|Safe to drink?||no|
|Passed the WHO International Standard or the EPA Standard?||no|
|The estimated price of bottled water in USD(1.5-liter)||$0.54|
Tap water in Accra, Ghana, is not safe for drinking, and some parts lack access to improved sanitation. You should only drink water that is boiled or treated. The majority of families have no access to safe water and lack of upfront funds required to invest in their resolutions. Consequently, those living in poverty usually pay up to ten times more per liter for water service from private vendors than their middle-class counterparts connected to piped water services. Through investments, they can reduce the water cost to developed household water assets such as connections, rainwater harvesting equipment, wells, and latrines. Unfortunately, this requires up-front investments that, without access to financing, are unrealistic for most of these people.
Stick to drinking bottled water in Ghana and try to avoid the sachets of water sold on the street. Often contaminated water can found from the street. Officials advised that you should only buy sealed bottled water to any trusted convenience store or supermarket.
Due to drinking contaminated water, the third most usual reported diarrheal illness at health centers over Ghana. 25% of all deaths in children under the age of five attributed to diarrhea.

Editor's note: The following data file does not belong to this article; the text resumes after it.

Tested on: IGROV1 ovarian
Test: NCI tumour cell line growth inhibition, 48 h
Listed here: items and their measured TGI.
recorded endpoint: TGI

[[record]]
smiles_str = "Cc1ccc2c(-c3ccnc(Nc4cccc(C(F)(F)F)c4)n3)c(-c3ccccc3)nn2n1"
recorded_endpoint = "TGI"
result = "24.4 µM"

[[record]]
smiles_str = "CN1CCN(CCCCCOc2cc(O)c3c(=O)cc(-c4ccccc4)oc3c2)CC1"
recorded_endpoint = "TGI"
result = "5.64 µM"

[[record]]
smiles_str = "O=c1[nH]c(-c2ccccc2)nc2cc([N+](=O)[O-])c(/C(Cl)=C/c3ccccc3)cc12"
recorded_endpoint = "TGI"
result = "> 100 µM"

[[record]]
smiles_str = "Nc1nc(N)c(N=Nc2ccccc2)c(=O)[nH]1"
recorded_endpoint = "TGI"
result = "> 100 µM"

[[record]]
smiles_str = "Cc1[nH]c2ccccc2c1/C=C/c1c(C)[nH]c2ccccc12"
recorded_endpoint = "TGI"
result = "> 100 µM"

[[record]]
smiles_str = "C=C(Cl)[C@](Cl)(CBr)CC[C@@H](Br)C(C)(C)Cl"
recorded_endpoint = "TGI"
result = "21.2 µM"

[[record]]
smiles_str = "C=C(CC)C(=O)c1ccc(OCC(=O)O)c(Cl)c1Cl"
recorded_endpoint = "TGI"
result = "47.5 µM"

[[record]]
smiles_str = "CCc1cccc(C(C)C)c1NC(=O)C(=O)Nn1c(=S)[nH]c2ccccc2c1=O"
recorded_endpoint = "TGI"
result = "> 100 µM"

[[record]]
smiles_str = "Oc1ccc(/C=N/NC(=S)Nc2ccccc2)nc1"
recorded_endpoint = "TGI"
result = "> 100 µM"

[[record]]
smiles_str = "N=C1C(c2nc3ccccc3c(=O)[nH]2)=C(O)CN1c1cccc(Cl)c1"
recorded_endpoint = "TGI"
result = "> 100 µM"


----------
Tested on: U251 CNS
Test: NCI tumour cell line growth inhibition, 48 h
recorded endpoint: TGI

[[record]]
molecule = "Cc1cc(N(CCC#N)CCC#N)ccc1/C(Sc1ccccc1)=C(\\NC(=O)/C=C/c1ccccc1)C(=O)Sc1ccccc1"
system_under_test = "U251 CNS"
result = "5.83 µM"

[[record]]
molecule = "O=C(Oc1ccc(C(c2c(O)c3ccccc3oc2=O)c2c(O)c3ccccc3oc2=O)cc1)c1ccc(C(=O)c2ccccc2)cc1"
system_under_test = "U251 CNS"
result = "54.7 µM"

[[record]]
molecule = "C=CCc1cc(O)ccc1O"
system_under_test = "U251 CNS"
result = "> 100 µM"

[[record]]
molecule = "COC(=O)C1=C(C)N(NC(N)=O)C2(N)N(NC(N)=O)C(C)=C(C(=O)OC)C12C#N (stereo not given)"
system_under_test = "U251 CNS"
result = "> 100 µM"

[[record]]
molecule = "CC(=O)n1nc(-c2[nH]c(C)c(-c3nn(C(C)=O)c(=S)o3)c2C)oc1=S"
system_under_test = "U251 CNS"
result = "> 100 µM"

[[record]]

Source of Water in Accra, Ghana
Accra tap water originates mostly from surface water treated. And spread by the national water company with a minor and relatively unknown part from groundwater, extracted by individuals except in the southern parts of the city, closer to the sea. The GWCL treats around 61 and 70 million cubic meters per year. Respectively the Weija lake and the Volta River supply the city. Piped supply network covers 36% of the 200 km2 of the AMA municipal area. A third water source in use is groundwater.
The remaining area relies on secondary supply from small scale water vendors that fill up the gap between piped supply and public demand. Not all of the treated water supplied to the city is for human consumption. There are substantial physical losses within the distribution system. These aggravate the situation of water availability. Non-revenue losses comprise non-revenue water and material losses, amounting to 55% of total water supplied.
Accra‘s water administrators have a challenging task as they are covering a significant supply-demand gap. AVRL estimates that the supply in Accra meets only 50-60 % of the actual demand. The term real demand in itself is unclear – but it is assumed that 60% of the population survives on less than the free fundamental requirement.
Some of the Local Convenience Stores in Accra
- Max Mart Express
- Lara Mart
- Great Wall Supermarket
- Kayasbabe Mart
- The Family Store
- Maxmart 37
Estimated Price of Bottled Water